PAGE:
For those of you old enough to remember when Singtel was the only telecommunication company in Singapore, do you remember how you felt when M1 came into the picture? And do you remember when StarHub entered the fray and was the first to offer free incoming calls? Talk about a move that spoiled the market.
As consumers, we Singaporeans became the ultimate winners in the telco wars, and eventually all the telcos were offering free incoming calls. But will what happened in the telco industry also happen to the public transport industry? That’s what we’ll find out one newcomer Tower Transit enters the Singapore market.
Who is Tower Transit and what are they doing in Singapore?
Unfortunately for fans of the local music scene, Tower Transit has nothing to do with the sadly defunct Tower Records. Instead, it is a London-based bus company whose parent company, Transit Systems is one of Australia’s main bus operators. Confused yet? Let’s put it simply – Tower Transit Singapore is the winner of the first public bus contract under the new government contracting model.
Why do we have a new contracting model?
Starting from next year, the government is phasing in a new contracting model – they’ll own the buses and the infrastructure, and they’ll keep the fare revenue. But they won’t operate the buses, or hire drivers. Instead, these responsibilities will be handled by an operator, chosen via tender.
Presumably, this should result in higher service levels for buses, since the operator isn’t concerned about making a profit. In other words, bus operators under this scheme shouldn’t need to worry about cutting corners when it comes to maintenance, or sticking to the bus schedule even during off-peak periods.
So how is Tower Transit spoiling the market?
By keeping their drivers happy. And by “happy” I don’t just mean that the bus drivers won’t go on strike, like the SMRT drivers did in 2012. I mean, Pharrell Williams level of “Happy”. Tower Transit is offering their drivers benefits that are practically unheard of in Singapore’s public transport industry. These benefits include:
- Free public transport on not only their buses, but all buses and MRT trains as well.
- 26 weeks of maternity leave, 10 weeks more than the Government-paid leave.
- Flexible credits of up to $700 a year – which can be used for dental care, childcare, attend upgrading courses and even gym memberships
- Not needing to refuel, park and clean the bus after each journey
- A bonus of $130 a month if drivers meet certain quality standards
Why is Tower Transit hyping up their drivers employment package?
It seems rather appropriate that Tower Transit Singapore’s first major announcement is to focus on what they can do for their drivers. Despite only having 26 routes to worry about, Tower Transit will need to hire about 750 drivers by the time they launch their services in May next year.
This means that they’ll not only need to entice drivers from the two main bus operators – SBS and SMRT, but they’ll probably need to attract others to the driving profession as well. And these potential drivers will need to come from demographics that are not typically associated with bus drivers – women, the young, and those who are looking for a mid-career switch.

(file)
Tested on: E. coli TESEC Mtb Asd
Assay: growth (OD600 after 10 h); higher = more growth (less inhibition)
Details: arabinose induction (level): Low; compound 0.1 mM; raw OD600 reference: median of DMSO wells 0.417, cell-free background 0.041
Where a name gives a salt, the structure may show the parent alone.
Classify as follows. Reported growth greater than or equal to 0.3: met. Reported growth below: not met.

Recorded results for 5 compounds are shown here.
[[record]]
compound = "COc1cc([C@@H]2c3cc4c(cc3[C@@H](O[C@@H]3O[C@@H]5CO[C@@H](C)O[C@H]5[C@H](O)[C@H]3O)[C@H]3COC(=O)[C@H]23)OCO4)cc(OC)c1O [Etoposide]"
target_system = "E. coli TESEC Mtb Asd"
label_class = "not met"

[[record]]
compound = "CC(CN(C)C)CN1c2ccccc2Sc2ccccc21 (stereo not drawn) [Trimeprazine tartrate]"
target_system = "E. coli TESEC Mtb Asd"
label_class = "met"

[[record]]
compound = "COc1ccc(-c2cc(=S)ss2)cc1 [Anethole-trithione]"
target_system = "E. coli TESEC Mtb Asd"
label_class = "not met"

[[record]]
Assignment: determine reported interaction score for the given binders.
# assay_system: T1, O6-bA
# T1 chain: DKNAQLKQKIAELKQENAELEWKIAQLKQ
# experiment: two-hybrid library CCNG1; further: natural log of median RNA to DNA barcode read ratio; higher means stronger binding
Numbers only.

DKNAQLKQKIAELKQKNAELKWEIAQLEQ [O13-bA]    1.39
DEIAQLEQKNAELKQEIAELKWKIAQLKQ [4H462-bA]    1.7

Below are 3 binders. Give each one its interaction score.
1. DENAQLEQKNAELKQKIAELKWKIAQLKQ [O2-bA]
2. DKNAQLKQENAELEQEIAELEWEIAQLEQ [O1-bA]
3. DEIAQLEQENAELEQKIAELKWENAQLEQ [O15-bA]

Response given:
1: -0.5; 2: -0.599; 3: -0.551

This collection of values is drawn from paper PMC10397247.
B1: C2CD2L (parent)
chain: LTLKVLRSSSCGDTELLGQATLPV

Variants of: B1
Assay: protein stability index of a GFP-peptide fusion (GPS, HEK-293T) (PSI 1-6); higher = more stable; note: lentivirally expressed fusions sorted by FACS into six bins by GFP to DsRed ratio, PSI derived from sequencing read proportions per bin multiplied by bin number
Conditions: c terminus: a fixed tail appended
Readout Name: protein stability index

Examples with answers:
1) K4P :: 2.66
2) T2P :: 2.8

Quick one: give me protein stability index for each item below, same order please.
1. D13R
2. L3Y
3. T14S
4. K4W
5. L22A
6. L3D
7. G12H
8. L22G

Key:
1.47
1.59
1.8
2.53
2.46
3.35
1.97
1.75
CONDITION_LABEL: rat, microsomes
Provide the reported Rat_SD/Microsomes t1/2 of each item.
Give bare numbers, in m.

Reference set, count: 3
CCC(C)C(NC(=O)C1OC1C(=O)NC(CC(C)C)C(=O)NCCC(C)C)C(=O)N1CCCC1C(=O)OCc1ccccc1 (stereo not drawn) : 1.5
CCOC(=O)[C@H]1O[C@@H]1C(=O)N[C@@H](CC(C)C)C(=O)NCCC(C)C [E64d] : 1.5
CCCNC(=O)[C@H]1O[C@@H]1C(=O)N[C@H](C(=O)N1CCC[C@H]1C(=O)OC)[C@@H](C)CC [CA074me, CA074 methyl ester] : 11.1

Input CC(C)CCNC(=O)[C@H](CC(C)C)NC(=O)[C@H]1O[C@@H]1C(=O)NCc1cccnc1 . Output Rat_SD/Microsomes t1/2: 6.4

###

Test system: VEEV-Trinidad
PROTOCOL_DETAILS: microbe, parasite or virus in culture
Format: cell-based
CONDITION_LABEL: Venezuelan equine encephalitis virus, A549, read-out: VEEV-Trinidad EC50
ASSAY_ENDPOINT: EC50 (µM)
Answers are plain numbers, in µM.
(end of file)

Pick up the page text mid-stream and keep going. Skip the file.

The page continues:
Are these benefits really so enticing?
In fact, they are. Even when it comes to base starting salaries, Tower Transit is offering $1,865 a month. That’s about 5% to 10% more than SBS and SMRT’s starting salaries. That alone may be enough to attract potential drivers. Also, by offering maternity leave and paternity leave way beyond the Government standard, Tower Transit is positioning themselves as a family friendly employer.
But perhaps what is most enticing is the idea that drivers will truly be treated like bus captains – a term that means nothing if you’re wasting your time refuelling your bus, parking it and cleaning it after each journey. Tower Transit recognises that being a bus captain means a focus on driving and providing service, no more, no less.
Okay, well, that’s all good to know, but how does this affect us, the regular Singaporean?
Ideally, a happy bus captain should mean a smoother commute. Since there are incentives for bus captains to keep up service standards, as well as penalties for those who do not, we should be able to look forward to a safer, more convenient ride. However, that might not be the end of it.
One thing that needs to be asked is – how financially sustainable is this model?
The perks offered by Tower Transit look great on paper, and I have no doubt that both bus captains and passengers will benefit from these improved employment benefits and service quality standards. However, this only looks good on paper. In practice, such a model may not be financially sustainable. There is no profit incentive for the bus operator, since LTA is only going to pay them whatever fee was agreed on in the tender. At most, the bus operator gets an additional 10% in performance bonuses from LTA if they meet the standard.
As a result, whatever perks Tower Transit offers to their bus captains is literally coming out of their own pocket. While I want to believe that the management of Tower Transit has only their employees’ welfare in mind, I wonder if, after their contract expires in 5 years’ time, if they’ll decide it’s not worth staying on in Singapore.
Should that happen, Singaporeans may once again be left at the mercy of SBS and SMRT, which remain profit-driven. And that would really be spoiling the market.
Are you going to be one of those riding regularly with Tower Transit Singapore? What do you think of their presence in Singapore?